Three kids with coughs that could easily cause vomiting at any moment seemed like plenty a reason to separate for morning Mass. Beyond the excitement of an opportunity to wear a non-mucous resistant shirt for the first time in a week, for even just an hour, the powerhouse of a Homily made this Sunday even better. My pastor is capable of something of communicating a spirituality rooted so deeply in Mercy, yet firmly based in Justice, too that his love for God is simply contagious. He’s approachable, yet honest, flexible yet orthodox, and his message today left me in tears.
Several years ago he sat with a young woman preparing to baptize her baby. With the question of “Father’s name and religion” left blank, she felt compelled to explain that she had been raped. Forever impacted by this girl’s generosity and love for her baby, despite the circumstances with which he was conceived, Fr. Thom, tells the same story almost every year after the March for Life, not to politicize, but to share a story about a woman he simply cannot forget.
As I listened, I couldn’t help but be overwhelmed by the infinite power of saying “yes,” especially when its hard. A woman I do not know personally, impacted me to deepen the “yes’s” that are difficult in my life, because she showed courage in hers, took the road less traveled, out of love for a baby, and for that I will always be grateful.
And for the last day of this week that I am reminded to meditate on the importance of valuing life, I’m reposting why I care so deeply about this issue, and why I’ll always pray that more women have the courage to silently impact infinite numbers of people by choosing life.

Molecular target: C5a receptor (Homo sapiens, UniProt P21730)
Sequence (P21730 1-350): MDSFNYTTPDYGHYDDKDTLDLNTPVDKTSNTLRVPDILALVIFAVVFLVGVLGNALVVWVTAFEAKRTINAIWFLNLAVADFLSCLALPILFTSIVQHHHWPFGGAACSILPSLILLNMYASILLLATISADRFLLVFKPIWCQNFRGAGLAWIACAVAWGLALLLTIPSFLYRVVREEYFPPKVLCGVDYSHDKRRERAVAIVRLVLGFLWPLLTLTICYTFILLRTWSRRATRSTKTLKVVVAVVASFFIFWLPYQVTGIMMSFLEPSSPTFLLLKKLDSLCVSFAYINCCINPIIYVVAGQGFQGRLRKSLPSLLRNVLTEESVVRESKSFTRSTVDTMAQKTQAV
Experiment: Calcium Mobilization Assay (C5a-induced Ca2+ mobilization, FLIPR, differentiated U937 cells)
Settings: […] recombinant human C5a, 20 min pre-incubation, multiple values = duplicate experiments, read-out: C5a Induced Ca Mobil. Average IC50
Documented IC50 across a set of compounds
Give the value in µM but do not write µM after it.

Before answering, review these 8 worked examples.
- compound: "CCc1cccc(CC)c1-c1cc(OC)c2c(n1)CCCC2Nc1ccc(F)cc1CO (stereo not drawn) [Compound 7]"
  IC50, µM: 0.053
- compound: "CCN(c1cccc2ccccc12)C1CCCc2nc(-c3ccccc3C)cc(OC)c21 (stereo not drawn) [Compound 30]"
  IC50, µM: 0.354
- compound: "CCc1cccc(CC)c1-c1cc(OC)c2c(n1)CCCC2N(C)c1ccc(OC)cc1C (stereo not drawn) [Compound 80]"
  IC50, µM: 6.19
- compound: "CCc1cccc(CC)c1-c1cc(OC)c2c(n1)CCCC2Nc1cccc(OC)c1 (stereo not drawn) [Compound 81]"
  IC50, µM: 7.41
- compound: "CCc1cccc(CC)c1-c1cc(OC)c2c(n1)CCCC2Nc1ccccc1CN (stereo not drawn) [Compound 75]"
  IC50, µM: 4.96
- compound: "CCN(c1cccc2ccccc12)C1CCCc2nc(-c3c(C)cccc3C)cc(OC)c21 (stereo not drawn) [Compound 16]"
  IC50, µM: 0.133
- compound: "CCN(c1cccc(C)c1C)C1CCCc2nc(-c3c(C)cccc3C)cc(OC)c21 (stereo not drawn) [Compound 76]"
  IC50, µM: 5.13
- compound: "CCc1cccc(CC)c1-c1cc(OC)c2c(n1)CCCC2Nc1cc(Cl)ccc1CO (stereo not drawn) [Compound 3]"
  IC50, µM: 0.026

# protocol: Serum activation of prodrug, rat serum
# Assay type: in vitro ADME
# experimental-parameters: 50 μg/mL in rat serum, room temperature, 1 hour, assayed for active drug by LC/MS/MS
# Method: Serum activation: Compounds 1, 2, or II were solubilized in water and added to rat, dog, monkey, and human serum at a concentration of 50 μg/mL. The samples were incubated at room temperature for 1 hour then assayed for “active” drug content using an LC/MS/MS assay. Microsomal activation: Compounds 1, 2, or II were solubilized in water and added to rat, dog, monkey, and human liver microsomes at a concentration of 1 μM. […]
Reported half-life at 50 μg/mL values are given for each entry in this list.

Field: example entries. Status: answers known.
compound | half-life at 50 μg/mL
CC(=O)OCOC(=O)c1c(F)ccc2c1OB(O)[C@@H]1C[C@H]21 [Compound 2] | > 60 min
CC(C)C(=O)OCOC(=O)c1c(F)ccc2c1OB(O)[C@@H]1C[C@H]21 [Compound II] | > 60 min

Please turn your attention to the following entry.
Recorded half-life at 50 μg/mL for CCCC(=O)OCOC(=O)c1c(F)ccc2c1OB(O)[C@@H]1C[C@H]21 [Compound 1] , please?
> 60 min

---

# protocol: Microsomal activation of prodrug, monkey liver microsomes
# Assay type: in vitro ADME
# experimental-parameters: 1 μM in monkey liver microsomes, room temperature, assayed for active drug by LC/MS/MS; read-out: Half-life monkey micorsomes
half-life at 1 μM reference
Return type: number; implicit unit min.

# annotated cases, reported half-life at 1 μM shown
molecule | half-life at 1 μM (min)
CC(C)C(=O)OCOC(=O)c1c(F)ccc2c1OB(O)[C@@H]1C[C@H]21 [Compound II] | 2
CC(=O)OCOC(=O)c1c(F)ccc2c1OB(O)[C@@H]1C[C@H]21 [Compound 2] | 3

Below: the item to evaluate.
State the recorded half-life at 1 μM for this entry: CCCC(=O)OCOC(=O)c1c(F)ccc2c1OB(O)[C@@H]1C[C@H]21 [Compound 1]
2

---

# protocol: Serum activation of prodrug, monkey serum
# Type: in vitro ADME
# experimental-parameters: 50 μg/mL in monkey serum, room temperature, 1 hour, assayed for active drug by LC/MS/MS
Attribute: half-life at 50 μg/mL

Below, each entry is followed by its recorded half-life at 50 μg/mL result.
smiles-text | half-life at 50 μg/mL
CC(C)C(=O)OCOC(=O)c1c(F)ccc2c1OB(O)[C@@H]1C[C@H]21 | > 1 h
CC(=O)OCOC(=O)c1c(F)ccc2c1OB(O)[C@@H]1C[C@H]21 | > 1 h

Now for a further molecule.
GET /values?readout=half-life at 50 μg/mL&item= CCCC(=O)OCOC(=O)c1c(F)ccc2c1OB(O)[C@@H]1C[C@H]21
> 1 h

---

Pitter-patter is not at all political. It’s unaware of congress, and the president, too. And it might be better off, for I’d hate it to think its just a bunch of cells, lumped together haphazard.
I remember exactly the day and the moment of each of my three when Pitter-patter began to reveal its life’s special purpose.
It was the last Sunday in May, the first time James danced. I sat near a pond off the road called Love Hollow. Grass twirled in my hand as his dad’s arm drew back with his rod, attached to the string, swaying peacefully behind him and then into the water. I sighed in surprise and sat there a while, pressing my hand on his body and mine. The kick, like him, strong and intense like a hammer, seldom stopped moving all those months in my belly.
Sweet baby Josie, danced awfully early. I folded that shirt then dropped it at once, and put back my hand to where it belonged, right onto my belly and close to her jumping joyfully feet. She’s never stopped tapping since 8 weeks gestation, reminding me then, just like she does now, to quit all that laundry, put a smile on my face, and enjoy the freedom of life.
Rita Therese was 9 weeks along. I laid on the chair and its soft navy back, its cushion absorbing my day’s exhaustion. What a surprise, those feet came to be, reminding of joy, and sacrifice, too. Her kicks the first, that led me to tears, for her soft gentle rhythms weren’t the first event unexpected. Rita, my child, is not a mistake, but a gift sent from heaven, unforeseen yet received.
Pitter-patter cannot vote, or chose at all, which seems not fair, to me, its mother. It cannot march or stand outside the courts with a sign or a hanger. It only pushes and twists and rolls. It taps quite strong before it naps. Hiccups come at the same time each day. Its legs stretch up to my ribs, and like to dance at bedtime. I cannot will it, nor make it stop, just choose whether to enjoy it and exactly how much.
Life is simple; it begins and it grows, so long as its let, and loved just for being.
and voting closes tomorrow! vote here